Low interest rates pressured net interest margins in 2020, but they also produced outsized growth for banks with a strong focus on mortgage lending.
“From a nominal — that is, not inflation-adjusted perspective —  was the biggest year in the history of the [mortgage] industry, and it was driven heavily by the fact that mortgage rates fell to 2.5%” for customers with good credit history, says Douglas Duncan, senior vice president and chief economist at Fannie Mae. Single-family mortgage originations totaled $4.54 trillion, he says. Almost two-thirds were mortgage refinancing loans; the remaining loans were used for purchases. His tally represents an estimate — the U.S. government doesn’t calculate total mortgage loan volume.
But Duncan’s estimation is reflected in the countless press releases I’ve read from banks boasting record mortgage volume — and revenues — over the past few months. And mortgages are a major factor that fueled 2020 growth for the fastest-growing banks.
Using data from S&P Global Market Intelligence, Bank Director analyzed year-over-year growth in pre-provision net revenue (PPNR) at public and private banks above $1 billion in assets to identify the banks that have grown most quickly during the pandemic. We also included return on average assets, calculated as a three-year average for 2018, 2019 and 2020, to reward consistent profitability in addition to growth. The analysis ranked both factors, and the numeric ranks were then averaged to create a final score. The banks with the highest growth and profitability had the lowest final scores, meaning they ranked among the best in the country.
Among the best was eighth-ranked $2.4 billion Leader Bank. President Jay Tuli credits low interest rates with driving outsized growth at the Arlington, Massachusetts-based bank. Its sizable mortgage operation helped it to take advantage of demand in its market, roughly doubling mortgage volume in 2020 compared to the previous year, says Tuli.
“With rates coming down during Covid, there was a big surge in mortgage demand for refinances,” explains Tuli. Most of those mortgage loans were sold on the secondary market. “That produced a substantial increase in profitability.”
Mortgage lending also significantly lifted revenues at Kansas City, Missouri-based NBKC Bank, according to its chief financial officer, Eric Garretson.
The $1.2 billion bank topped our ranking, and it’s one of the two banks in this analysis that have become specialists of sorts in banking-as-a-service (BaaS). The other is Celtic Bank Corp., which is also a Small Business Administration lender that funded more than 99,000 Paycheck Protection Program loans.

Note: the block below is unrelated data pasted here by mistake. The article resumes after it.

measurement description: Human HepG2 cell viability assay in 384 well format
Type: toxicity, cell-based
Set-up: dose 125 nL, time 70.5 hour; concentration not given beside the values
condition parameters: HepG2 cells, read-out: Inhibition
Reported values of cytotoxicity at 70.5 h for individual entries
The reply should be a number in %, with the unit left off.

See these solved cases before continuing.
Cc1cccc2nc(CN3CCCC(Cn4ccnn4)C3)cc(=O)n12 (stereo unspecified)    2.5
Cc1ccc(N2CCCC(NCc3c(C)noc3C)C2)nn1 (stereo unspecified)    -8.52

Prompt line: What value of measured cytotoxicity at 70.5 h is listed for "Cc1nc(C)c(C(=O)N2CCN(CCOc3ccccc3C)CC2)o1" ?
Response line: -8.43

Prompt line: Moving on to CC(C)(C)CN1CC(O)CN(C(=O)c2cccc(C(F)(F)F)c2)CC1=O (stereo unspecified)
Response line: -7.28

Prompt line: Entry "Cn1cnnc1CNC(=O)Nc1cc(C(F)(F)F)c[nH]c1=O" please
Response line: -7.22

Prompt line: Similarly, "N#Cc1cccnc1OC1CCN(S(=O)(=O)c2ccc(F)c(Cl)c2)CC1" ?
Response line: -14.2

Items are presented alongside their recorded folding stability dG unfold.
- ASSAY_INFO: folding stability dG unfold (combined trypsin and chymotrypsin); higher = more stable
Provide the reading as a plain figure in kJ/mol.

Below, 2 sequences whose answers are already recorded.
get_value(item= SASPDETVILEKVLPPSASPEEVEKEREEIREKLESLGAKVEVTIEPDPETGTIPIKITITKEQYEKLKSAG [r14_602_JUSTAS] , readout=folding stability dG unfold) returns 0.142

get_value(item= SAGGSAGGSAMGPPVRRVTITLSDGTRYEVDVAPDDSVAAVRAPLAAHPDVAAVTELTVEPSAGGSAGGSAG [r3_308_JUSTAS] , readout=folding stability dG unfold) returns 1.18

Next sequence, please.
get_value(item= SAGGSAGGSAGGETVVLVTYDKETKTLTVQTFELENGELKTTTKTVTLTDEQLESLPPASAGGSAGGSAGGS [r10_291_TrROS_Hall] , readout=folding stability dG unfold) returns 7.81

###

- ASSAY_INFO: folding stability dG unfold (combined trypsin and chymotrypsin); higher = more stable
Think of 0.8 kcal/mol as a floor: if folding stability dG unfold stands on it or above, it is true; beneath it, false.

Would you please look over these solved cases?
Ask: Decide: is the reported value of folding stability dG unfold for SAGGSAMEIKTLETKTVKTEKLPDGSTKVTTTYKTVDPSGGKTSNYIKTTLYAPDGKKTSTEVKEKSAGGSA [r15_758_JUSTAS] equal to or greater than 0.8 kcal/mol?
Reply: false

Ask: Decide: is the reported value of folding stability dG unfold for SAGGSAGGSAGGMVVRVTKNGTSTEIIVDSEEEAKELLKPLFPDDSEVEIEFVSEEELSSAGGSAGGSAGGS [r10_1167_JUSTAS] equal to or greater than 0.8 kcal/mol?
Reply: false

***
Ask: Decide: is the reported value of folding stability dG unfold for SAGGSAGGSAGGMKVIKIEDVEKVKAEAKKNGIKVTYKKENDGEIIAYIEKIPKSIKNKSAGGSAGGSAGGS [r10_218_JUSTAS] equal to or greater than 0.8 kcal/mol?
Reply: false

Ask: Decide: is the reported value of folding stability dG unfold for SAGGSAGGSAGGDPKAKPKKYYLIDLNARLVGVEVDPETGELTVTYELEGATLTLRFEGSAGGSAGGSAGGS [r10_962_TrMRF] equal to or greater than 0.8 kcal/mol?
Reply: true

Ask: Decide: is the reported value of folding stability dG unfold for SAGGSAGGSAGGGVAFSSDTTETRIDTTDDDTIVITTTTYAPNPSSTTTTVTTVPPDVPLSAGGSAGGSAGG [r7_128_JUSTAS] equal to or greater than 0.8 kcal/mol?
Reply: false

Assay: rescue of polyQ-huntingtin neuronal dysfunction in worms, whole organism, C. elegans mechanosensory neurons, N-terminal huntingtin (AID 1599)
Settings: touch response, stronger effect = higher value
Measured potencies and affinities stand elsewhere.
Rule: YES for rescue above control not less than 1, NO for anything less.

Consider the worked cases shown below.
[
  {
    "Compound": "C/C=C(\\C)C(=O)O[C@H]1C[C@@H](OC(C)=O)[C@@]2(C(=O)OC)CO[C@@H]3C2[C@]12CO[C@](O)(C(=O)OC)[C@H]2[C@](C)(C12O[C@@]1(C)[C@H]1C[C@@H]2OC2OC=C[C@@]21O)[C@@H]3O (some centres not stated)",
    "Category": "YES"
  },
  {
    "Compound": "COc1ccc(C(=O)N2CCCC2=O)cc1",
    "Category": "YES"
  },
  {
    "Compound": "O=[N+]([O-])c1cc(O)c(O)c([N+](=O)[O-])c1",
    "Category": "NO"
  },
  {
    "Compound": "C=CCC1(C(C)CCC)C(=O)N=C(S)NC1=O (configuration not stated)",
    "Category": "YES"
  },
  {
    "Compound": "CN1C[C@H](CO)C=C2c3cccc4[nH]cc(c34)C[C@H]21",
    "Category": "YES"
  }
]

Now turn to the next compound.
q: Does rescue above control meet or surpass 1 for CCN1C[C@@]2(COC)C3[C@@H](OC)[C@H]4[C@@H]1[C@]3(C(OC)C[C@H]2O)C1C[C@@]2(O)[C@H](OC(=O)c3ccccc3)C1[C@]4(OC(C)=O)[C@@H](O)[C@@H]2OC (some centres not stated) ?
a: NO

NBKC’s BaaS program grew in 2020, says Garretson, though “this was dwarfed by the increase in revenue from mortgage lending.” Right now, NBKC focuses on deposit accounts, allowing partner fintechs to offer these accounts under their own brand, issue debit cards and deliver similar banking services. Lending products are being considered but aren’t currently offered, says Garretson.
As the financial technology space continues to grow, the opportunities should increase for banks seeking to partner with fintech companies, says Alex Johnson, director of fintech research at Cornerstone Advisors. Banks like NBKC and Celtic Bank Corp. have developed the expertise and skills needed to partner with these companies. They also have a technology infrastructure that’s fintech friendly, he explains, allowing for easy integration via standard, defined application programming interfaces (APIs) and a microservices architecture that’s more modular and decentralized. Put simply — a good BaaS bank will have the same tech capabilities as its fintech client.
“There’s a very clear model for how to do this, and there’s growing demand,” says Johnson. “One thing that tends to characterize banks that do well in the banking-as-a-service space are the ones that build a specialization in a particular area.” These banks have a track record for building these products, along with the requisite processes and contracts.
“When a company comes to them, it’s as easy [a process] as it could possibly be,” says Johnson. “The more of that work they do, the more that ripples back through the fintech ecosystem. So, when new fintech companies are founded, [and venture capitalists] are advising them on where to go — they tend to point to the banking-as-a-service partners that will work well.”
Top 10 Fastest-Growing Banks
|Bank Name/Headquarters||Total Assets (millions)||ROAA
|PPNR growth YoY||Score|
Kansas City, MO
|Plains Commerce Bank
|The Federal Savings Bank
Grand Rapids, MI
|Celtic Bank Corp.
Salt Lake City, UT
|Union Savings Bank
|North American Savings Bank, F.S.B.
Kansas City, MO
|Leader Bank, N.A.||$2,419.6||2.46%||61.63%||32.67|
|BNC National Bank
Source: S&P Global Market Intelligence. Total assets reflect first quarter 2021 data. Average three-year return on average assets reflects year-end data for 2018, 2019 and 2020 for the largest reporting entity. Year-over-year pre-provision net revenue (PPNR) growth reflects year-end data for 2019 and 2020. Bank Director’s analysis of the fastest-growing banks ranked PPNR growth and average ROAA at banks above $1 billion in assets; scoring reflects an average of these ranks.